This reminded me of an article by David Colman that was in the New York Times just before our vacation (which the people we spoke to up there suggest is accurate), the basic point of which was:

Friendly, flamboyant, overwhelmingly gay: Provincetown is still all these things and first impressions are not wrong. But stay for a bit and you’ll find a less happy picture. A real estate boom has spread unease, pitting wealthy newcomers and developers against the townies, artists and free spirits who give the enclave its bohemian character and who now fear it is being gentrified out of existence.

Friction between new money and old ways is nothing new in summer retreats. But what makes the battle for Provincetown unusual is that it is largely a class struggle within a gay world. For nearly 30 years, Provincetown has attracted the spectrum of people that the rainbow flag represents: gay and lesbian, old and young, rich and poor. Now, many people here say, with its widening gulf between the haves and the have-nots, a town that prided itself on its inclusiveness is beginning to resemble the rest of the United States.

Though I’m no three-hundred-pound grizzly witnessing the loss of his beloved habitat (in fact, I’m more likely contributing–at least indirectly–to the gentrification and homogenization of Provincetown and its environs), this nearly caused me to shed a tear:

The simmering tensions in Provincetown boiled over in July, when a local newspaper, The Banner, published a letter by Brian Farley, a mortgage broker, criticizing [George] Bryant’s cluttered East End yard and referring to Mr. Bryant as “undeserving of homeownership.” Mr. Farley said that the town’s newly vested homeowners deserved better, adding, “The pride of Provincetown is reflected in their real estate.”

Mr. Bryant has refused to remove the rubble and says he feels persecuted by those telling him what to do with his property.

Tia Scalcione, a 32-year-old painter and printmaker who has lived here year-round for four years and who works four jobs to make ends meet, said a real estate agent woke her the other day insisting that she move her surfboard and wet suit from outside her apartment. The condo next door was being shown to buyers, she said, and the agent considered her equipment an eyesore

That’s not the Provincetown I grew up with and always try to get back to. But in the end, it all comes back to community:

But [John] Waters, who has himself gone from underground filmmaker to household name, said the changes here have happened all over America. “We live in a much less bohemian time,” Mr. Waters said. “Outsider is such a tired word. There’s no great youth movement happening; there are no hippies today, no punk rockers. The world has changed. Some gay people are straighter than my parents.”

Still, he said, he finds it encouraging that the unapologetically flamboyant Provincetown is not giving up easily. The fact that Miss Ellie is still belting out “My Way” in front of Town Hall is enough, he said. “To me,” Mr. Waters said, “it’s still the P-town I like. You still see families come here to have their pictures taken with drag queens and to stare at gay people. I find that hilarious.”

Others are more wistful. Patrick Lamerson, a high school teacher in Boston who has been coming to Provincetown for nearly 10 years, said that the rift in town was less between rich and poor than “between gays who need community and gays who don’t.” And those who don’t, he said, will probably prevail in the end and the Provincetown that he has known will go the way of other bohemian bastions that had their moment and then faded.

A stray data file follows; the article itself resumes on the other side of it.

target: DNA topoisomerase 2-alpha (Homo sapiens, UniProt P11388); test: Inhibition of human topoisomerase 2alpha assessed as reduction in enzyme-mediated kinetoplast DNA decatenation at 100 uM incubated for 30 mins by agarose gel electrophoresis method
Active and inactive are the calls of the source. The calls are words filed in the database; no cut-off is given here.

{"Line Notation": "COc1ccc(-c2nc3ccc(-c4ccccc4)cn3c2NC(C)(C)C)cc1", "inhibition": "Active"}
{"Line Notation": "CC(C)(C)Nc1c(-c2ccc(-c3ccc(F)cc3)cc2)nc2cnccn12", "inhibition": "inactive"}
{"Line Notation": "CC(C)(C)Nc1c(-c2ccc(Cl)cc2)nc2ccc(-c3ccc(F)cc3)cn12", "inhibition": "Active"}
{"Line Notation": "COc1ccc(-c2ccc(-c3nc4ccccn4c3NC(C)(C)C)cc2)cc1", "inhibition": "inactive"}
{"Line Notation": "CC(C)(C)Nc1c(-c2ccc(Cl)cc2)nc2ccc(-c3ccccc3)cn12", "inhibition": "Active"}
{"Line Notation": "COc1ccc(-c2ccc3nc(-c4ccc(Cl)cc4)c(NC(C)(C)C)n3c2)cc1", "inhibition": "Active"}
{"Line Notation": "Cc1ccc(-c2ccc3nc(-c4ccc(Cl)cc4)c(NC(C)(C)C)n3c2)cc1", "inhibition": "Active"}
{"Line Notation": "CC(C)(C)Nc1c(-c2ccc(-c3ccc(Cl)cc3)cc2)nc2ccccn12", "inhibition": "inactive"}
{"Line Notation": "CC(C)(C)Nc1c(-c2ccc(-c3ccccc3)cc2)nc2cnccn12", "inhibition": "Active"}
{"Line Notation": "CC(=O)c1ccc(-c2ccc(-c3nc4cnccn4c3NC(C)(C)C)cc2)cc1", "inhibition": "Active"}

It is, I suppose, nothing more than a recipe for suffering to become attached to a version of Provincetown (or anything else) at a specific point in its history. Everything will change, but that’s especially true of a town that has been so many different (and seemingly incompatible) things to so many different (and seemingly incompatible) people.

My Favorite Meals

There are four meals to be had in New York of which I cannot get enough, of which I can’t stop thinking once the thought of them has first occurred to me. They are (in no particular order):

I claim no sophisticated culinary superiority for any of them, and I wouldn’t be surprised to learn that better versions of each could be found elsewhere (especially of the fish and chips, which are hardly native to New York), but they’re my favorites here in New York, and I recommend trying them should you get the opportunity. What are your favorites where you live?

The Crime of Victimhood

At some point last week–it’s hard to say quite when–those affected by Hurricane Katrina went from being victims to being criminals. Why is that? Does that really reflect the underlying reality of the situation, or is it just easier to manage disasters if an evil can be identified and attacked? Or is it that we’re more comfortable with protecting ourselves against those who’ve transgressed than with sacrificing to support those who’ve suffered?

I Don’t Wanna Grow Up

In a Peanuts cartoon (for which I can’t currently find a link), Charlie Brown speaks convincingly of the loss that comes with the realization that you will no longer be able to sleep in the back seat of your parents’ car, which was the purest distillation of Charles Schulz’s genius for convincingly putting profundity in the mouths of children. I’ve been thinking of that cartoon as I’ve helplessly watched the failure of our authorities to look after us. As I put it elsewhere:

I feel kind of like I did when I reached the point in my therapy when I realized that there was no authority I could go to who cared that I had a lousy childhood.

Michael Hiltzik at the Los Angeles Times seems to have reached the same conclusion:

George W. Bush is known for never admitting his mistakes. Consequently, he never learns from his mistakes. The chances are dismal that he will learn from this one. We’re on our own.

This is so painful in ways that aren’t easily named or addressed. I can’t imagine what it’s like for those who’ve directly suffered on the Gulf Coast.

For a more uplifting response to all of this, be sure to check this past Sunday’s edition of le Show (which is available by subscription as a Podcast).